Last month, team collaboration tool Slack, was was awarded this year’s Fastest Rising Startup at the Crunchies in San Francisco. In fact, Slack is often credited as one of the fastest-growing business apps of all time. On stage to collect the award were four of Slack’s engineers, all of them black and all of them female.
Diversity is something Slack takes very seriously. It can be difficult to put companies side-by-side on this; different methodologies makes comparison difficult. But overall Slack are leading the pack, at least among their Silicon Valley peers:
Slack US Race & Ethnicity:
And Female-identified Employees:
Striving for workplace diversity throws up some challenging questions, for sure: How do you define a good level of diversity? What do you measure representation against? What strategies or tactics are appropriate?
Before all of this there is one question you should ask first; why is workplace diversity important?
Why diversity works
In a recent episode of the Reply All podcast, Scott Page, Professor of complex systems at the University of Michigan, proposed that benefits of workplace diversity can be captured by asking one big question:
Where do you keep your ketchup?
To paraphrase Scott’s argument:
It turns out, if you’re British or if you’re African American from the South, not as a rule but generally speaking, you’re likely to keep your ketchup in the cupboard. If you’re not British and you’re not African American from the South, you tend to keep your ketchup in the fridge. Now suppose you run out of ketchup and you’re a ketchup in the fridge person, what are you gonna use? You might use mayonnaise or mustard because those are things you think of when you think, what’s next to the ketchup? If you’re a ketchup in the cupboard person and you run out ketchup, what’s next to the ketchup in the cupboard? Well, malt vinegar.
So the more people you have from diverse backgrounds, the more associations you have to draw on. Where you’re from, the languages you speak, how old you are and your personal experience all shape how you consider and solves problems.
When you have a diverse team you’re seeing the world through several sets of eyes. As a group, you have collective empathy that reaches much further. A broader understanding of different types of customers, their needs and how you might solve them.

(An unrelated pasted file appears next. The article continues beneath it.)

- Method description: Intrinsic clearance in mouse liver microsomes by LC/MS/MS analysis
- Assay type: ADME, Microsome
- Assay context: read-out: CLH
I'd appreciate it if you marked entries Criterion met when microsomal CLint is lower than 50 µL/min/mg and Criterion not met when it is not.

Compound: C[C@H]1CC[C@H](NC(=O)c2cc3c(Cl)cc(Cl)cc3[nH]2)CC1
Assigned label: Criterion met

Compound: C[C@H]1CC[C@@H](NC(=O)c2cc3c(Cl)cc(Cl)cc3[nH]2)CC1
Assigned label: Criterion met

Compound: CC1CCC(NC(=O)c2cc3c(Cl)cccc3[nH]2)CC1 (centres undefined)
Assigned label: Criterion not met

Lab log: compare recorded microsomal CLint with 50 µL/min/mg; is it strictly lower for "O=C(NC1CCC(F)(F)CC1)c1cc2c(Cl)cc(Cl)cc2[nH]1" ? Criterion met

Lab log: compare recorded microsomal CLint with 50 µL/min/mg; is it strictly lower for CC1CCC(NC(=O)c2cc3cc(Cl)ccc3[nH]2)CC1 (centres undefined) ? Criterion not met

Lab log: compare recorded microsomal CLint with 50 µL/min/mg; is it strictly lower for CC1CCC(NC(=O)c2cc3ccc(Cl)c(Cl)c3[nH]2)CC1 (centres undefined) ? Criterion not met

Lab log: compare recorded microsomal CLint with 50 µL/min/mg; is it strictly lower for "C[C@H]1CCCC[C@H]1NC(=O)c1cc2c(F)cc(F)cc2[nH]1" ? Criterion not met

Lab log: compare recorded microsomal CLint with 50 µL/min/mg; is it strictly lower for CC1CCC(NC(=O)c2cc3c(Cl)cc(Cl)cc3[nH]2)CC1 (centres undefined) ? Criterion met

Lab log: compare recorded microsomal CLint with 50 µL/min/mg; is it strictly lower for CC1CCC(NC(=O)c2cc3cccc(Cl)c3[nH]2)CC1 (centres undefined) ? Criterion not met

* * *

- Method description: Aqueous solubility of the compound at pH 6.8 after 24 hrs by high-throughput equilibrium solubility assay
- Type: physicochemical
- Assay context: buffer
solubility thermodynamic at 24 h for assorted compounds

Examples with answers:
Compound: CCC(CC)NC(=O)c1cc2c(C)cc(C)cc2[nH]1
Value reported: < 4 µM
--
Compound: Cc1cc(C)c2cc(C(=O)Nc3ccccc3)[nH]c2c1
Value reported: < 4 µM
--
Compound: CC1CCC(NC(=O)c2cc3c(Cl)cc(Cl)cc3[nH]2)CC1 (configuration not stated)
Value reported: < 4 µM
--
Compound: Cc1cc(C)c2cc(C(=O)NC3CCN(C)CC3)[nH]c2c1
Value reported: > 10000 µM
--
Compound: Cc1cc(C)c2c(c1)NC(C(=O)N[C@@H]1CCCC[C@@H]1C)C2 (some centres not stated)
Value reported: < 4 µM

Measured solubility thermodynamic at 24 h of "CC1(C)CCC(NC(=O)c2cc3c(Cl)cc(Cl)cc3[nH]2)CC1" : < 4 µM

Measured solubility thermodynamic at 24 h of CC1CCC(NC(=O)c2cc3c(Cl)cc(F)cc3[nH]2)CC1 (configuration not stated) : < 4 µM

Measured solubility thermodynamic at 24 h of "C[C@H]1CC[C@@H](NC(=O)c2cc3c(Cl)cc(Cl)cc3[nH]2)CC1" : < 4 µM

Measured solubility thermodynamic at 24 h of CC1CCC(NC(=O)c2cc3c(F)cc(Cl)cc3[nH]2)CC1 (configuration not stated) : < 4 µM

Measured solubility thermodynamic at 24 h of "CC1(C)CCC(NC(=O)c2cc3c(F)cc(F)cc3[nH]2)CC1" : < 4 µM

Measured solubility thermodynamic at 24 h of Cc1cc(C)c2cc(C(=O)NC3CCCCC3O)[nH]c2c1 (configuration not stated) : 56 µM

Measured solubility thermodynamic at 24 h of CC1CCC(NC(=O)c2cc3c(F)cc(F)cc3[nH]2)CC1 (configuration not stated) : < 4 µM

Cultural fit vs workplace diversity
Once-upon-a-time in 2014, Airbnb founder Brian Chesky shared a letter he had sent to all his employees that set a precedent for all startups and fast growing companies: make culture king.
There are days when it’s easy to feel the pressure of our own growth expectations. Other days when we need to ship product. Others still where we are dealing with the latest government relations issue. It’s easy to get consumed by these. And they are all very important. But compared to culture, they are relatively short-term. These problems will come and go. But culture is forever.
Chesky argues that culture is built by “a thousand things, a thousand times”; by upholding core values in everything you do. In other words, if can you define what it is that your company values, and then find people who share those values, you’ll be on to the money. Cue thousands of startup CEOs prioritizing cultural fit as their number one hiring priority.
Now, seeking cultural fit and diversity are not at odds with one another. Far from it. Core values are universal human principles that can be held by anyone, regardless of gender, race, sexuality, religion or background.
Unfortunately – and in particular in organizations where core values haven’t been put to paper – cultural fit is too often misinterpreted as; someone I get on with, someone I can picture here, someone like me.
Slack has tackled this tension head-on by referencing diversity within their core values. Changing your organizational values may not be appropriate or possible. There are, of course, other strategies you can apply.
Seek cultural contribution too
Last year Diego Rodriguer, Partner at much-lauded innovation and design firm IDEO outlined how they hire:
I try to choose candidates who could make a positive contribution to the future of our culture, even if they don’t feel like today’s mainstream employee. I don’t optimize for fit with our existing culture, because over time that will lead to uniformity and irrelevancy. Instead, I try to envision a future where this person’s unique point of view has shifted how we work and what we value. I hire for an individual’s potential cultural contribution.
Next time you are hiring think about what might be missing from your culture. When you are speaking to a candidate, consider not only how does this person exemplify our core values, but how will their background and unique experiences help our culture grow and adapt.
If you continue to repeat this approach, you’ll build a machine that will take you a lot further, a lot faster, and along a route you probably never could have imagined.